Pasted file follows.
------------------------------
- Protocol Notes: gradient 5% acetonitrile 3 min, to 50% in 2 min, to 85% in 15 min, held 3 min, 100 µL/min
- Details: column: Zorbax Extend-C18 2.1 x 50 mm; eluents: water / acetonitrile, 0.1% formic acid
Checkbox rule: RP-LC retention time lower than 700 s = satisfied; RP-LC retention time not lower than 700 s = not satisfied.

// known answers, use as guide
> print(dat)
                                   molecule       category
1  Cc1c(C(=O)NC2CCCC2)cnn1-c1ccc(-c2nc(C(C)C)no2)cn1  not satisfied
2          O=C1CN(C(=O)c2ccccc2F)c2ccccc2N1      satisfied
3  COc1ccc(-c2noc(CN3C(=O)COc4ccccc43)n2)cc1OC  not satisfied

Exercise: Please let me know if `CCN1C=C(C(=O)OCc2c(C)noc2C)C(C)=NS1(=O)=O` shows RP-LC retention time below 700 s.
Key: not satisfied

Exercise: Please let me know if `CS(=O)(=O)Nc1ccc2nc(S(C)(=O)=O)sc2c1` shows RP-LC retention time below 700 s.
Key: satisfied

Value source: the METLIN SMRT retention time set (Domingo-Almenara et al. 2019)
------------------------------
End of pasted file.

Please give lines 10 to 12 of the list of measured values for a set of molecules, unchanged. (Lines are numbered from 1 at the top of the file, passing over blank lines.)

Exercise: Please let me know if `CCN1C=C(C(=O)OCc2c(C)noc2C)C(C)=NS1(=O)=O` shows RP-LC retention time below 700 s.
Key: not satisfied

Exercise: Please let me know if `CS(=O)(=O)Nc1ccc2nc(S(C)(=O)=O)sc2c1` shows RP-LC retention time below 700 s.